Reading in Bed 2

 

I started a December 2013 post with the following. I was angry at the number of unreadable books being produced, and went on to name a few and why.

That anger remains. Nothing has changed, the situation has worsened. What prompted me to write again on this subject was one book. Read on after the introduction…

Reading in Bed

Posted on December 6, 2013

Those of you who have seen my book, whatever you may think of its contents, will probably agree that it is a beautiful object. And if the physical book, as we have come to call it, is to resist the challenge of the eBook, it has to look like something worth buying and worth keeping.”

Julian Barnes

From Julian Barnes’s acceptance speech at the 2011 Booker Ceremony, on winning with his novel, The Sense of an Ending.

 

A Guardian article states at length how the book buying public are now being seduced by a book’s appearance as well as its content, how more care is being taken in the production and appearance of books. Generally, I don’t believe this is true.

 

The Sense of an Ending is a physically beautiful object; a compact hardback with dust wrapper containing a nice but simple design, all put together with good quality material.  I think all books are beautiful in their own way, but that is another discussion.  Barnes’s book is a beautiful object, but how practical is it?  By that I mean how well does it do its job, perform its practical purpose of being read, and being read with ease, without unnecessary hindrances?  The answer to that is: not very well.

 soae

 

Reading in Bed 2

 

I had been struggling for a couple of months to find some decent fiction to read, starting and not finishing several books. While I found the books disappointing at some stage, they were at least readable as physical objects: mainly they had wide inner margins, would lay flat on a table without springing back and could be read comfortably in bed.

 

I was thus relieved to find that Zadie Smith had a new book in paperback (she hasn’t had that many in sixteen years). Here was one of my favourite authors whose book I would surely get through. I ordered it from Amazon and looked forward to it.

 

The book, Swing Time, duly arrived, and due to me writing a novel during the day, I saved it for bedtime. Attractively bound in red, yellow and black, it was a beautiful object, one would be proud to own it, display it on one’s book shelves. The trouble was that the person who designed it had given no thought to the people who would actually attempt to read it.

 

swing-time jpeg

 

The inner margins were narrow, and the book would not flatten out. On every page the inner third of the text was constantly on a curve because of this. The narrow inner margins accentuated the problem. I know many books are like this (wrongly) but this is the worst case I have seen. It made the book hard to read anywhere, but in bed, almost impossible. The book had to be forced open as far as it would go to read the inner text. Not only that, depending on the light source and direction, reading either left or right page threw a shadow over the opposite page, so not only was one having to constantly bend the book back as far as it would go, it was also necessary to keep shifting the page to catch the light upon the shadows.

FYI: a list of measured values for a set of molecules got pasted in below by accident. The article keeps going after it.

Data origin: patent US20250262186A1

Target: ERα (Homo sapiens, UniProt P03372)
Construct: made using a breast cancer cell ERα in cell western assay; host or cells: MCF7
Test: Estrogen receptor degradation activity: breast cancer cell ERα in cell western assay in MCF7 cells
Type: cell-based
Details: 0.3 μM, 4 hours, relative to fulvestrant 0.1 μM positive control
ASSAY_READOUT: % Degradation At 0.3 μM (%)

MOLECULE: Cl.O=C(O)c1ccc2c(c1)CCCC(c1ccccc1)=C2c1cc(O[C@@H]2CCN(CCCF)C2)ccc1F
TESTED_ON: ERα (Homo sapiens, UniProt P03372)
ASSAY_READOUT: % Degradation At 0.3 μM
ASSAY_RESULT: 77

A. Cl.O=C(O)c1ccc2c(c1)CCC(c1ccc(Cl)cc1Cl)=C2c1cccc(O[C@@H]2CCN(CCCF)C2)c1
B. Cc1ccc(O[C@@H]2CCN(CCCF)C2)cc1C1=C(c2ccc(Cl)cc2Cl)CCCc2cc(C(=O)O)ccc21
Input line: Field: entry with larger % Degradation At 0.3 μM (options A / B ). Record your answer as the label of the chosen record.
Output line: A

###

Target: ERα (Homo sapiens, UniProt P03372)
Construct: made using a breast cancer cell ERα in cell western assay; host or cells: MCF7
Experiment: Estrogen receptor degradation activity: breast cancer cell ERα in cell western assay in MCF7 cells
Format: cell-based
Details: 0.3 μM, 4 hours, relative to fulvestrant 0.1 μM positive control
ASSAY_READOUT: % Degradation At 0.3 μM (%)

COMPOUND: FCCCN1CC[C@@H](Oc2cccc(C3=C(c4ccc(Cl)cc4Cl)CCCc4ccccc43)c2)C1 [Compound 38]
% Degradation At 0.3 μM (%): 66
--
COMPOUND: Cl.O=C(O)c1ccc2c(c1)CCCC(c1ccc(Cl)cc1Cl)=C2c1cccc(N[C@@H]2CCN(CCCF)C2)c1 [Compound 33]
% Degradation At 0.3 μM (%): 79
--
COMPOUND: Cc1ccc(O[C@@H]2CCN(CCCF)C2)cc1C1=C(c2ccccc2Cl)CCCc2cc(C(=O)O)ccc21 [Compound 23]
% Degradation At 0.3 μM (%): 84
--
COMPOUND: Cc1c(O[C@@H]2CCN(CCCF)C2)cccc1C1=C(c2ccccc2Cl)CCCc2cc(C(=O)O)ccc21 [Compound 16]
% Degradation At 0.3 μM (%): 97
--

Every page was like this, all 453 of them. I took two months to read the book because I was never comfortable; two or three short chapters a night. Consequently, I never really got in to the flow of the book. The surprising thing is that this title was published by Penguin, who are usually (not always) pretty good. They have a long history of publishing physically readable books. Penguin do not say who designed the book, they give a cover designer and not much else. The last page includes a short history of Penguin, boasting of their dedication to reading; they also say:

 

“We still believe that good design costs no more than bad design, and we still believe that quality books published passionately and responsibly make the world a better place.”

 

 images

 

The above is stated at the end of Swing Time – ironic or what? Penguin certainly forgot any design principles with the design of this book. What is the problem? Do designers have no connection with reading? Do they have no idea that the book is going to be read? Have they never read a book? Should Penguin be aware of this?

 

Should Penguin take care that their book design is for readers first and aesthetic reasons second?

 

YES!pback

 

I am aware that publishers are considering readers less and less. When I have written before my intention was to keep track of the bad publishers and expose them. That turned out to be a mammoth task, impossible. However, I will write when I find a book like Swing Time, a book that Penguin was aware would be a bestseller yet still published in a near unreadable format.

 

Were Penguin even aware that they had done this? I think not. They have actually sold shoddy goods, sold something which does not do what it is supposed to do – they have sold a book that is not possible to read without difficulty. That is crazy – publishers selling unreadable books.

 

I emphasise that Penguin are not the main culprits, they have just produced something awful here. I hope it is not the beginning of a trend.

 

It is a simple thing to publish books in a readable format. It’s not expensive. So why don’t they do it?

                        pback2

 

Lack of awareness or even care?

Keep an eye on what you read and tell publishers when they produce something unreadable. Tell them in your reviews or email them.  It’s so easy to do.

                                       

                                   “Whatever you like to read – trust Penguin.”

 

 

chriscuba-001

 

 

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